In the past couple of years several non-statisticians have asked me "what is Big Data exactly?" or "How big is Big Data?". My answer has been "I think Big Data is much more about "data" than "big". I explain below.

Screen Shot 2014-05-28 at 10.14.53 AM Screen Shot 2014-05-28 at 10.15.04 AM

Since 2011 Big Data has been all over the news. The New York Times, The Economist, Science, Nature, etc.. have told us that the Big Data Revolution is upon us (see google trends figure above). But was this really a revolution? What happened to the Massive Data Revolution (see figure above)? For this to be called a revolution, there must be some a drastic change, a discontinuity, or a quantum leap of some kind.  So has there been such a discontinuity in the rate of growth of data? Although this may be true for some fields (for example in genomics, next generation sequencing did introduce a discontinuity around 2007), overall, data size seems to have been growing at a steady rate for decades. For example, in the  graph below (see this paper for source) note the trend in internet traffic data (which btw dwarfs genomics data). There does seem to be a change of rate but during the 1990s which brings me to my main point.

internet data traffic

Although several fields (including Statistics) are having to innovate to keep up with growing data size, I don't see this as something that new. But I do think that we are in the midst of a Big Data revolution.  Although the media only noticed it recently,  it started about 30 years ago. The discontinuity is not in the size of data, but in the percent of fields (across academia, industry and government) that use data. At some point in the 1980s with the advent of cheap computers, data were moved from the file cabinet to the disk drive. Then in the 1990s, with the democratization of the internet, these data started to become easy to share. All of the sudden, people could use data to answer questions that were previously answered only by experts, theory or intuition.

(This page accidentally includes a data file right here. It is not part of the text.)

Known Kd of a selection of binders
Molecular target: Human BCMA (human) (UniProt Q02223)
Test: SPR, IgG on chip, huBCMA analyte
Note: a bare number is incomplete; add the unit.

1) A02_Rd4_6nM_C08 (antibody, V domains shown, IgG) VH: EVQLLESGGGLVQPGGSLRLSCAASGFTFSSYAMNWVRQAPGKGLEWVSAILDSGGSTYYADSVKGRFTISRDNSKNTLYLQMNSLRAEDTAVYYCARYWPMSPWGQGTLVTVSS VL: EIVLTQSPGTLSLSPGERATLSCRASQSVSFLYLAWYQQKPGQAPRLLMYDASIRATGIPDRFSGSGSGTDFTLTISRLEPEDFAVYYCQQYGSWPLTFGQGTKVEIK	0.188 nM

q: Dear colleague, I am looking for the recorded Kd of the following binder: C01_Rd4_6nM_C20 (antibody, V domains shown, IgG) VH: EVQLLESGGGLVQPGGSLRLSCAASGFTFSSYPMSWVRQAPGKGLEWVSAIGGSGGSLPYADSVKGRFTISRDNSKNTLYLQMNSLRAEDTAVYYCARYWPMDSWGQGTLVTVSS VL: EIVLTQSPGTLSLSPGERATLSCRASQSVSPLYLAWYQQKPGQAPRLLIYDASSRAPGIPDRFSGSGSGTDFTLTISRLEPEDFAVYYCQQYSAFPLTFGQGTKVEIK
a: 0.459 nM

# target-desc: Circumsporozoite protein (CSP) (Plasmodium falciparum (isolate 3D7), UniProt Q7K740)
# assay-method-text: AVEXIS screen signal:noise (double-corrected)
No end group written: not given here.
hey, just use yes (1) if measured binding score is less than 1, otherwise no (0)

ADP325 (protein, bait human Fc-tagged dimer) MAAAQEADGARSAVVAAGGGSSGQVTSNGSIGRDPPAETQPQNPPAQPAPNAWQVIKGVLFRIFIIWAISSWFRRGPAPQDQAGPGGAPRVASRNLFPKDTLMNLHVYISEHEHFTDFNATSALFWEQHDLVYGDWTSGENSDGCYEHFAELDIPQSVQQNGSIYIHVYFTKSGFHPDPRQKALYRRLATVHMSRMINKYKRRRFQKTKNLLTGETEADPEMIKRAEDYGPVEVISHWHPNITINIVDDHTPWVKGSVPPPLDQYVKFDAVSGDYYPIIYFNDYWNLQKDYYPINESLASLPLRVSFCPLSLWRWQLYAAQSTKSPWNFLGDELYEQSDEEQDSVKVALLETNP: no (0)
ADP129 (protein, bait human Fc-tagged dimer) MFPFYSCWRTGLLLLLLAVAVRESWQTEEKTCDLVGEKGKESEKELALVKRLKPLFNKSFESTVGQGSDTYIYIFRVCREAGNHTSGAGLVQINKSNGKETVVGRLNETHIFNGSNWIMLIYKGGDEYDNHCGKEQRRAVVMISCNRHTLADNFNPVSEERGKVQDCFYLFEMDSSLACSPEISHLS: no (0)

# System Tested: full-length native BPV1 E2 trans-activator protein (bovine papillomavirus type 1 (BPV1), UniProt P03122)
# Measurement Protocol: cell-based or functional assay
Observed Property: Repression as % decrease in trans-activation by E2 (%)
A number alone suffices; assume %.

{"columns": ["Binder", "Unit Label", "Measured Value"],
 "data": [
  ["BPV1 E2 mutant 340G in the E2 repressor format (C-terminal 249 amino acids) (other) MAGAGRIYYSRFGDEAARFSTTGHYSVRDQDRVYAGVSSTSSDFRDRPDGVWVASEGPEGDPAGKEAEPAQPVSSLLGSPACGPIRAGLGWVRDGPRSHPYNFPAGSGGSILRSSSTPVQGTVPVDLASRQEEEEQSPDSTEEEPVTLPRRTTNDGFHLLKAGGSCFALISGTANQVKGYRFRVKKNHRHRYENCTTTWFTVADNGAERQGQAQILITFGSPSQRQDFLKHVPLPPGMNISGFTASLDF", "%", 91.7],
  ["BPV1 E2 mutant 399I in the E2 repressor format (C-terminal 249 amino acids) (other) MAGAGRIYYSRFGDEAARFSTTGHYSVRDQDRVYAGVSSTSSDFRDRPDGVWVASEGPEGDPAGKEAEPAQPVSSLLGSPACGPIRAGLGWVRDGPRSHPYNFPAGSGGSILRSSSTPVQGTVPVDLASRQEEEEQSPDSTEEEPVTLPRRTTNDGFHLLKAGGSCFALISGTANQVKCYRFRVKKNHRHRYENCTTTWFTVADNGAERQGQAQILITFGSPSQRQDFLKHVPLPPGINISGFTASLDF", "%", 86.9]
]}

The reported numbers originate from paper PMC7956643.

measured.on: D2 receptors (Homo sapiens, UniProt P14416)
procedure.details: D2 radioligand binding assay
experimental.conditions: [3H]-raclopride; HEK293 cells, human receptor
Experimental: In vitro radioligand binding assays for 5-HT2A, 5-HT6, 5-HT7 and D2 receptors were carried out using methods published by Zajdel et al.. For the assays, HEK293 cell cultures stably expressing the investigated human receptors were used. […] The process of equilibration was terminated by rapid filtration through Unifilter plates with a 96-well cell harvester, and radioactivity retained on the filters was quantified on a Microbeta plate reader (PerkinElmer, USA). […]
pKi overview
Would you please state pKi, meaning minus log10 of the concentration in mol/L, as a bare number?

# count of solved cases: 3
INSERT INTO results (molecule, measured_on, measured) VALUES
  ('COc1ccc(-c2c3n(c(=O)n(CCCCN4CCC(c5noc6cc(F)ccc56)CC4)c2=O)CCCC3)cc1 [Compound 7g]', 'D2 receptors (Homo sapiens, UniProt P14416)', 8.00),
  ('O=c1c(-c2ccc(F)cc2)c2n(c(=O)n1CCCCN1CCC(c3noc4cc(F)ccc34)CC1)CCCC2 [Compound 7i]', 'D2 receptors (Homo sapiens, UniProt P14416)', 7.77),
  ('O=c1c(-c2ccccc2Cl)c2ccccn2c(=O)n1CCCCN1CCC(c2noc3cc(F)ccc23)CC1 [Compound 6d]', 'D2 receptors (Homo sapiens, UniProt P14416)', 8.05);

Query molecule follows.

In this blog we like to point out examples but let me review a few. Credit card companies started using purchase data to detect fraud. Baseball teams started scraping data and evaluating players without ever seeing them. Financial companies started analyzing  stock market data to develop investment strategies. Environmental scientists started to gather and analyze data from air pollution monitors. Molecular biologists started quantifying outcomes of interest into matrices of numbers (as opposed to looking at stains on nylon membranes) to discover new tumor types and develop diagnostics tools. Cities started using crime data to guide policing strategies. Netflix started using costumer ratings to recommend movies. Retail stores started mining bonus card data to deliver targeted advertisements. Note that all the data sets mentioned were tiny in comparison to, for example, sky survey data collected by astronomers. But, I still call this phenomenon Big Data because the percent of people using data was in fact Big.


I borrowed the title of this talk from a very nice presentation by Diego Kuonen